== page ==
How to handle ‘No Gifts’ parties

Leo Greene’s basement is overflowing with toys. Storage bins are packed to brim with cars, trucks and balls, and his mom, Rebecca, is afraid to open the closet in fear of a LEGO avalanche. That’s why she decided to take a different approach to gift giving for his fifth birthday.

She used EchoAge, a paperless invitation service with a charitable twist. After submitting their RSVP, guests could choose a donation amount, with half going towards Leo’s gift, and the other half to their chosen charity, Share our Spare.

“Not only did Leo get the batting helmet and gloves he was asking for, but he also got a valuable lesson about giving back to those in need,” Greene says.

Leo’s toy overload is a common parent predicament. That’s why more and more parents are opting for ‘no gifts please’ birthdays.

Meghan Wilson says that when her children celebrated their first and second birthdays, she explicitly said ‘no gifts please’ on the invitations to make sure that guests knew there was no added pressure to purchase a gift.

“I wanted the early birthdays to be more of a celebration,” Wilson says. “At that age, kids don’t understand gift giving. Plus, I didn’t want to fill up our living room with more toys they didn’t need.”

But many times, this ‘no gifts please’ request puts some parents who like to follow traditional birthday party etiquette in a strange place.

“I know I should comply when they say no gifts, but I always feel bad showing up empty handed,” says Rachel Schmahl. “Especially when they’ve come to my daughter’s parties with a gift.”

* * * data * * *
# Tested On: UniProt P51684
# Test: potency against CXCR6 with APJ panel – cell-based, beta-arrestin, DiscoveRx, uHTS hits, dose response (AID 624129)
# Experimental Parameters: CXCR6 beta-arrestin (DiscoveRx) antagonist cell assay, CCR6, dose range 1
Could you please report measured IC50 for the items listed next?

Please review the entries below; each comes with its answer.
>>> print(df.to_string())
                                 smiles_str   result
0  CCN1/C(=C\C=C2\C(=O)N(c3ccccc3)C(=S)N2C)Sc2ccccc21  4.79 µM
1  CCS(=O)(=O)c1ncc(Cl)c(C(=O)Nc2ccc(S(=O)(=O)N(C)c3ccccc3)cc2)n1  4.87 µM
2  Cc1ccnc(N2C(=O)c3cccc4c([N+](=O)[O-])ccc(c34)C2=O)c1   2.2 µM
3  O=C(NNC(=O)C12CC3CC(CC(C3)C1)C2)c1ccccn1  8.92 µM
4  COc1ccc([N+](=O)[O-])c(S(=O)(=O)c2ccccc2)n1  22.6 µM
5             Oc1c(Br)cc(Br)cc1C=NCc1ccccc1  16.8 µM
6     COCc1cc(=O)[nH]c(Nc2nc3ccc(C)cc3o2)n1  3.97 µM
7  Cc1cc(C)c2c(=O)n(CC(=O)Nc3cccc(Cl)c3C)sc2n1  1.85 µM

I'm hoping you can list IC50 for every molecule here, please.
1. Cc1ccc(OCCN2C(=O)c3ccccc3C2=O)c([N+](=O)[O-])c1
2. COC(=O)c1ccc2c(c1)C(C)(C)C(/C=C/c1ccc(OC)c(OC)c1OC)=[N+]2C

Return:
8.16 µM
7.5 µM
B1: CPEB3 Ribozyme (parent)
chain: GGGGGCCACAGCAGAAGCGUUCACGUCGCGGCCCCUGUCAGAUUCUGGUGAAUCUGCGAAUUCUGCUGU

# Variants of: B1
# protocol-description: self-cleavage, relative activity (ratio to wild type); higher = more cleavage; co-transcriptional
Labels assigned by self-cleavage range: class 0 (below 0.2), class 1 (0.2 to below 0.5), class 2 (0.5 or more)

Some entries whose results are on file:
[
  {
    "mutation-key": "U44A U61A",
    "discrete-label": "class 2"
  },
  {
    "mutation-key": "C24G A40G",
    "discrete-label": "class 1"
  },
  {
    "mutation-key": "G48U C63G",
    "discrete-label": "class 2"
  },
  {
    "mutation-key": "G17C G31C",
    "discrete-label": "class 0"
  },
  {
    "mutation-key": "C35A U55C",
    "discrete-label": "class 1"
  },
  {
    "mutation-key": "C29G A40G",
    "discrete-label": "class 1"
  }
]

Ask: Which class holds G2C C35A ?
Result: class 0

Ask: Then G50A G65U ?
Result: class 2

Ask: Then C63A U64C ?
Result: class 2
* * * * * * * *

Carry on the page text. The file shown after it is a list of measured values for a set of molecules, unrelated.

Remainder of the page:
Darcy Castellanos says her son Jack looks forward all year to unwrapping birthday presents from family and friends.

“I don’t want to take the experience of opening presents away from him,” she says. “Even if it’s something small, like a slinky, it’s part of the fun of being a kid.”

No matter how you unwrap it, there seems to be a great divide in philosophies in whether to gift or not to gift for birthdays, and how to best respect the wishes of the host. We rounded up some tips for hosts and attendees when it comes to ‘no gifts please.’

Hosts: How to request alternate gifts for your kids:

Book exchange

Ask your guests to bring a wrapped book. At the end of the party, each child gets to take a book home. This also avoids having to buy goody bags!

Charitable donation

Choose a charity that’s meaningful to your family and in lieu of gifts, ask for donations. Make it even more meaningful by bringing your child to the charity to make the donation. Other online services like EchoAge that make charitable giving easy include GiftAround and Kids Can Give Too.

College fund contribution

With the rising costs of college tuition, ask for a gift that will be put to good use down the road. If possible, provide a direct link and clear instructions about how to put a monetary contribution into your child’s college savings account.

Guests: How to give toy-less gifts if you do not want to arrive empty-handed:


Whether it’s a pass to a museum, zoo or aquarium, consider gifting experiences that will create lasting memories.

Homemade cards

Have your child make a card for the birthday child. You could also include something small that fits in the envelope like stickers or temporary tattoos.


There are so many options for children’s magazines (Highlights For Children, National Geographic Kids) and monthly boxes (Kiwi Crate, Little Passports) that encourage fun and learning.

This article originally appeared in the October 2018 issue of Chicago Parent. Read the rest of the issue.

Lori Orlinsky
Lori Orlinsky
Lori Orlinsky is an award-winning journalist and bestselling children's book author. She is the mom of three little ladies who keep her on her toes.
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